- The Morgan Stanley auto analyst Adam Jonas argued that Tesla is “fundamentally overvalued” but “strategically undervalued.”
- That’s a typically Jonas insight, in that it seeks to reconcile a contradiction.
- It’s true: Tesla is vulnerable short-term, but valuable long-term if a significant electric-vehicle market emerges.
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Last week, in a research note assessing the connections between the car and technology industries, Morgan Stanley’s lead auto analyst, Adam Jonas, argued that Tesla is “fundamentally overvalued” but “strategically undervalued.”
For Jonas, a longtime Tesla bull who has more recently been trimming back his expectations, it was an interesting angle (in fairness, Jonas has never been a Tesla mega-bull — he’s consistently tempered his enthusiasm for the stock and the company with his fairly deep understanding of how carmakers operate).
So what does he mean, exactly?
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It’s not actually all that complicated. He thinks Tesla investors have bid the company’s value up too high, given that it’s not clear whether Tesla has ongoing sustainable demand for its vehicles. This is prudent, as the electric-vehicle market remains tiny, but it’s worth pointing out that even as the US auto market has plateaued for annual sales, Tesla has been posting triple-digit quarterly percentage gains year over year.
A strategic pivot toward electrification
Meanwhile, it appears that the entire auto industry is making a healthy pivot toward electrification, driven largely by the need to balance booming sales of pickup trucks and SUVs with looming government requirements for higher fuel economy and lower emissions. The latter is determined by automakers’ entire fleets, so electric vehicles are good way to achieve compliance, since they produce no tailpipe emissions and burn no gas.
The global transportation market is worth trillions, so there are compelling reasons for investors to study the opportunity and work to position themselves for maximum future gains. Right now, the electric-vehicle output of most big carmakers is exceptionally modest. So Tesla, with its 100% all-electric fleet, presents itself as the best short-term way to put money behind EV growth.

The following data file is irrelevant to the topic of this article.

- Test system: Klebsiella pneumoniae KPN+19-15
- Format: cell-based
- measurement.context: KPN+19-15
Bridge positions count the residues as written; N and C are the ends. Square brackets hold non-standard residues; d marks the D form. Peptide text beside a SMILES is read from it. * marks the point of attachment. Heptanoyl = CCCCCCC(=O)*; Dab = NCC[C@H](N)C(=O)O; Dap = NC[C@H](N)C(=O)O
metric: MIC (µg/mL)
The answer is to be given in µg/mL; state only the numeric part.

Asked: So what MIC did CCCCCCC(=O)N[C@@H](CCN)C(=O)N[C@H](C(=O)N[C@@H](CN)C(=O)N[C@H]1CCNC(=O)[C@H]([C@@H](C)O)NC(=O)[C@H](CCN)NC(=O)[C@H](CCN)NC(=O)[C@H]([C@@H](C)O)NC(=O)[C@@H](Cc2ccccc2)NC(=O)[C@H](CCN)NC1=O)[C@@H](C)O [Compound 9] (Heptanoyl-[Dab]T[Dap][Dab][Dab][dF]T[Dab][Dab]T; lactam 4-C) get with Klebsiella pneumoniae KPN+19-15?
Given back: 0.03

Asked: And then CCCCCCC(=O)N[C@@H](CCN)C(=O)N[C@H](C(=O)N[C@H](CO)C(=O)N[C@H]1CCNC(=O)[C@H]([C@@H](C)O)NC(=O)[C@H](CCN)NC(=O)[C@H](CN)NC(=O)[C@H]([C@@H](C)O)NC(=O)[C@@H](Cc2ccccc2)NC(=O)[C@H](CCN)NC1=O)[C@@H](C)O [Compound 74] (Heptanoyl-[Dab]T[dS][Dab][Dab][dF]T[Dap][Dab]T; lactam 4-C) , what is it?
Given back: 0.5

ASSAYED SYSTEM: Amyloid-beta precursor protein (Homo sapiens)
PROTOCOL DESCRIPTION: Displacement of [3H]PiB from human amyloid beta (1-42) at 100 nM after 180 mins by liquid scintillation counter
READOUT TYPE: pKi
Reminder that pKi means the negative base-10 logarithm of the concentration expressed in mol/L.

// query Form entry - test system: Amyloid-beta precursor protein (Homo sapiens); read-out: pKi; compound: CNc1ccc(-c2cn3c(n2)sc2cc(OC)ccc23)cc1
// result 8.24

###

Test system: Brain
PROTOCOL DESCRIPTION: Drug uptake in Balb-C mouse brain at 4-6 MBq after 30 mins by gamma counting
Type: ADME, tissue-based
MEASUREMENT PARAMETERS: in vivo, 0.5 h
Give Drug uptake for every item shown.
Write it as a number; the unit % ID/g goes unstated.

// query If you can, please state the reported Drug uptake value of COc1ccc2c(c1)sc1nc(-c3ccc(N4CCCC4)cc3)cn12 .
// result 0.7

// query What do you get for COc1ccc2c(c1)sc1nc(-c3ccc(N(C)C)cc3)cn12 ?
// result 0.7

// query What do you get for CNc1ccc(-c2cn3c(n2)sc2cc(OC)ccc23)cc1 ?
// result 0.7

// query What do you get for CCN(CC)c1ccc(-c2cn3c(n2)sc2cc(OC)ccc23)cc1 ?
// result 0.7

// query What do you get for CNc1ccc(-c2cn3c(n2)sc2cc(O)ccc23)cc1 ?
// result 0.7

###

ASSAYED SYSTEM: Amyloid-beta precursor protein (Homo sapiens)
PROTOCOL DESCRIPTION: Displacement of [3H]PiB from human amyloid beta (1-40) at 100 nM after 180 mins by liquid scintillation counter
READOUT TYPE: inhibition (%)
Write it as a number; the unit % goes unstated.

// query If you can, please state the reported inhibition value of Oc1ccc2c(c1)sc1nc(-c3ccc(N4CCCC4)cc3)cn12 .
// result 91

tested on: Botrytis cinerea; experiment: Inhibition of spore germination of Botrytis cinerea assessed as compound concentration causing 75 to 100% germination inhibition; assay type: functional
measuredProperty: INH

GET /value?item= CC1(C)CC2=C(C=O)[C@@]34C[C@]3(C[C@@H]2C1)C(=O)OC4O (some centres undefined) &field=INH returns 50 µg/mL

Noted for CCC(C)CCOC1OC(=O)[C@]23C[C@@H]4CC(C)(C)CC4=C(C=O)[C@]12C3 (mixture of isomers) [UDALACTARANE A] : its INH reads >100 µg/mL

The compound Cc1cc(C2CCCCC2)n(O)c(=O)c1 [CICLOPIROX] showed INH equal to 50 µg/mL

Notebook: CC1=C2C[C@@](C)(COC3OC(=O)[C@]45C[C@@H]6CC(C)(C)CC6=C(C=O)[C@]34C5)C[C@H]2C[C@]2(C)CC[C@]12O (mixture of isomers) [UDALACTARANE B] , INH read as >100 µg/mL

Quite simply, Tesla shares are a bet on a bigger EV market in a decade or two. Tesla might not even be around then, but if investors want to play the future, CEO Elon Musk’s carmaker is the only game in town.
That’s what Jonas means by “strategically undervalued.” Tesla effectively holds a monopoly on premium all-electric cars, and that means its shares should be worth much, much more — assuming they’re a claim on future earnings and cash flow. Undergirding his case is something obvious: Since its 2010 IPO, Tesla stock has returned close to 800%, and at times has returned more than 1,000%.
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Tesla has already been spectacularly undervalued as a strategic investment
By that analysis, Tesla has been strategically spectacular — so drastically undervalued historically that early investors have beaten the S&P by 600% or more, depending on when they bought in an whether they sold shares when Tesla has peaked.
Jonas’ seemingly contradictory take, then, is spot-on, but it’s also an example of what F. Scott Fitzgerald meant when he wrote in 1936 that “the test of a first-rate intelligence is the ability to hold two opposed ideas in mind at the same time and still retain the ability to function.”
Stated another way, Tesla is short-term terrible but long-term stupendous. And not explicitly for reasons that short-term investors might support. The transportation market of tomorrow, ideally then, looks structurally similar to the transportation market of today, with many different companies competing for customers. We aren’t there yet, but if you think there’s money to be made on an electric future, then Tesla is the best way to attack that opportunity right now.
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